When engaging outside counsel to assist you in the process of preparing and filing a patent, you will always be asked to submit an invention disclosure document as part of the work flow. Often, you will be asked for this "early" as possible in the counsel's project plan since this is the basis for the drafting of a preliminary patent application. The invention disclosure will elicit an array of content components starting with the title of your invention, the inventors, the background and field of art, and so forth. It all seems perfectly logical...how can you ask counsel to work on a patent draft if you don't give them "the goods".
That said, it is a common misconception that you MUST give them the invention disclosure EARLY. In fact, if you have a proper internal utility patenting workflow, not only will you be keeping your invention as a trade secret until the time you choose, but you will also be developing an internal form of invention disclosure as part of your product development lifecycle.
If you are wondering how, then the IP SAVVYS book and the IP-BC course will guide you in using The Schwartz Method (TSM) and the Big Bang Theory of IP Capitalization (BBT) to ensure that you have a patent rubric compliant disclosure when you are ready to ask counsel to work on perfecting the claims and the final draft of your patent filing.
Think about what I just proposed...if you know what a patent application must look like to be examined on merit, AND you understand that the translation of your idea into such a formal legal paper is the LAST STEP in the process, then you will realize that the creation of a patent rubric compliant communication with counsel will take a much different form than their invention disclosure. In fact, the order of creating a semantically correct invention disclosure follows a trajectory of creation that is the OPPOSITE of the steps of translating it into a patent draft (sections 1-6 of a formal patent application). This is NOT DOUBLE TALK:).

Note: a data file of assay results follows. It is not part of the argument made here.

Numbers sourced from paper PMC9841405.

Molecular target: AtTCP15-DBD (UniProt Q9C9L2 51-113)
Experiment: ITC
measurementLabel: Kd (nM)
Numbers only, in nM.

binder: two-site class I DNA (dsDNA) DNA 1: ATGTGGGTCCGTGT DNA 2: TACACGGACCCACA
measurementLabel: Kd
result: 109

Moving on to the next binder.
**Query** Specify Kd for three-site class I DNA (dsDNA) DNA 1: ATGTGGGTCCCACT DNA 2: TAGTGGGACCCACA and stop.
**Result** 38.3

When you see, understand, and iteratively apply the Invention Disclosure Patent Application Workbook (IDPAW) entries during product development, you are forming an "invention disclosure" that not only maps directly to your latest and greatest preferred-embodiment (PE), but when the iterative cycle "ends" i.e. it quiesces and there are no more changes to it, you have an invention disclosure that is de-risked for fatal office action rejections if its properly translated into the patent draft by counsel.
Once you and your team understand this, learn the universal patenting language (UP), and guiding principles (GP) of The Schwartz Method (TSM), AND insist that your patent counsel does the same-yes-that they certify in TSM so that you and they can speak the same language about the invention, the disclosure, the drafting and the final approval for filing, then you will be first to file, get it right the first time, be de-risked for fatals, and you will also not have disclosed your trade secret invention before its time.
Another major benefit of WAITING to give an invention disclosure until it conforms and complies with the IDPAW framework, is that when you review the FINAL CLAIMS you intend to submit, not only will you understand their scope but you will also be in a position to handle patent office objections (there will be objections) in such a way that the PROSECUTION doesn't go into an aby$$ of unexpected expenditures. These unplanned spends can triple your total patent outlay, while diluting your patent value with exposed weaknesses. Each time you have an objection, if you have overreached or you have unaligned scope that requires amendments, not only might you loose your priority filing date, all of these "flaws" will publish in a public documents as the file wrapper (FW), accompanying any allowed and issued patent you get...FOR ALL TO SEE AND ATTACK.
When asked for an ID, demand that the process utilize TSM's IDPAW as the basis for any finally submitted ID that you provide counsel. You will be in charge, self-managing the counsel dialogue, and giving them what they really do need, when you're ready-not necessarily when they ask for or demand it.